Cartier Masthead Final Weeks

Franchise Free and Fantastic

Roslyn Hull

Ros Hull reviews two great kids movies: The BFG and Hunt For the Wilderpeople.

School holidays! We all know what to expect from the family friendly franchises being offered but what about these two stand-alone films? 

I don’t for a moment think sequels are a bad thing (watch me be among the first to line up for the next Star Trek) but these have become the norm in commercial filmmaking, instead of the exception. If it can’t be stretched out to at least three films, is it really worth investing in? Therefore it seems wonderfully creative and refreshingly brave to make a stand-alone film.


Steven Spielberg (along with George Lucas) pretty much invented the film franchise. However, with The BFG he is in Hook territory – taking wonderful source material and making it achingly beautiful, at times hilarious and at others, dangerous. Full of the ebb and flow of real emotions, it allows two lonely creatures to find each other, have adventures and by the time the credits roll, leave the world a better place.

About three minutes in I was totally captivated by BFG and caught myself hoping he would make more films … um, hello? He isn’t actually real (although I want him to be). He is the result of a genius collaboration between the voice and motion capture of actor Mark Rylance (Best Supporting Actor for Spielberg’s last film, Bridge of Spies), Weta Digital’s Joe Letteri, Spielberg and the wonderful script by Melissa Mathison.

Sadly, Mathison died last year and though she didn’t write many scripts, she wrote great ones. E.T.: The Extra-Terrestrial was her last collaboration with Spielberg. Her care with, and note-perfect extension of, Roald Dahl’s book is the beating heart of what I have to say is the most magical film I’ve seen in a while. Not for the littlies but if the kids love the dark humour of other Roald Dahl stories they should enjoy this. I can see references to the Quentin Blake illustrations of the original book and it is all so gloriously ‘80s too.

Hunt for the Wilderpeople

An entire world away – and produced with much simpler filmmaking techniques – is the brilliant film from New Zealand, Hunt for the Wilderpeople. As different as it is possible to be, nevertheless it shares an honest depiction of emotions and two lonely people finding each other with The BFG.

I could go back and watch this again tomorrow, I loved it. And if I were a teacher of Year 6 through to about Year 8, I would use this as a jumping off point to discuss life, death, the universe and everything.

What it says about the paths we are given in life – even about what it is to be human – is rich but so, so subtle. It is at once charming and irreverent, hilarious and sad, larger than life … and just a small film about a kid and an old bloke in the bush of NZ.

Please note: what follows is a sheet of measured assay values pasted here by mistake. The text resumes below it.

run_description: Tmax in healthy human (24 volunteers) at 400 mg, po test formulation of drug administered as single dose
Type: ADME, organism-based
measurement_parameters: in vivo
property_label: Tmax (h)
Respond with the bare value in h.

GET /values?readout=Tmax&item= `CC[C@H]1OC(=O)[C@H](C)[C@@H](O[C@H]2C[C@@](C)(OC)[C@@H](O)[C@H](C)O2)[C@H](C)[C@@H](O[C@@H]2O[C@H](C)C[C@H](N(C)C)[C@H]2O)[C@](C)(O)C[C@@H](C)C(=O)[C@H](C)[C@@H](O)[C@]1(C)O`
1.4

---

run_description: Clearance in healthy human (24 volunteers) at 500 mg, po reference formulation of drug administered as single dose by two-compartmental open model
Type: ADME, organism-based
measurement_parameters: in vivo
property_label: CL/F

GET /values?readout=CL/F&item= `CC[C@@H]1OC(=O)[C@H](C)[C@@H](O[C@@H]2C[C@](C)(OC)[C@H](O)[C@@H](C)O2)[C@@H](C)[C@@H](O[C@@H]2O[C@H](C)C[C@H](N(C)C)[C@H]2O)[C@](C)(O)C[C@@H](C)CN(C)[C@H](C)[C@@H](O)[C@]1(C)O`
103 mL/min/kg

Sam Neill is, as always, terrific but he is no match for Julian Dennison! This kid is a force of nature – I loved him in Paper Planes (as Ed Oxenbould’s school friend) and he is just stellar as Ricky, the hopeless foster child case on his very last chance to get a family. He owns the screen. However, it is Neill’s grace in allowing the younger character to shine that gives this film the best ‘buddy’ vibe I have seen in ages.

The director (Taika Waititi) is getting real traction as a filmmaker of note, with four of his films premiering at the Sundance Film Festival … and his next feature being a little one called Ragnarok (the next Thor adventure). He made What We Do in the Shadows (hilarious) and appeared in that as Viago. In this film he has a Monty Python-esque cameo as a minister seemingly obsessed with Coke Zero – don’t ask, best you just go see the film!

Again, the story comes from excellent source material in the original book by Barry Crump, and again the production is wonderful. This is a very different view of New Zealand, wilder, daggier and more incredible than any other I have seen. I laughed out loud as often as I worried for the fate of the characters, or lost heart over what would become of them.

I also loved the crazy credits: Wildercast, Wildercrew, Wilderdogs …

Roslyn saw both these films as a guest of Limelight Cinemas Tuggeranong.


Ros Hull

Roslyn is a writer and storyteller who loves all things Canberra, her family, sci fi and movies – but not in that order. She has worked in museum education since 2001 and has a passion for imparting knowledge to others. Writing is her happy place, particularly if there is a dog at her feet and a coffee in her hand. More about the Author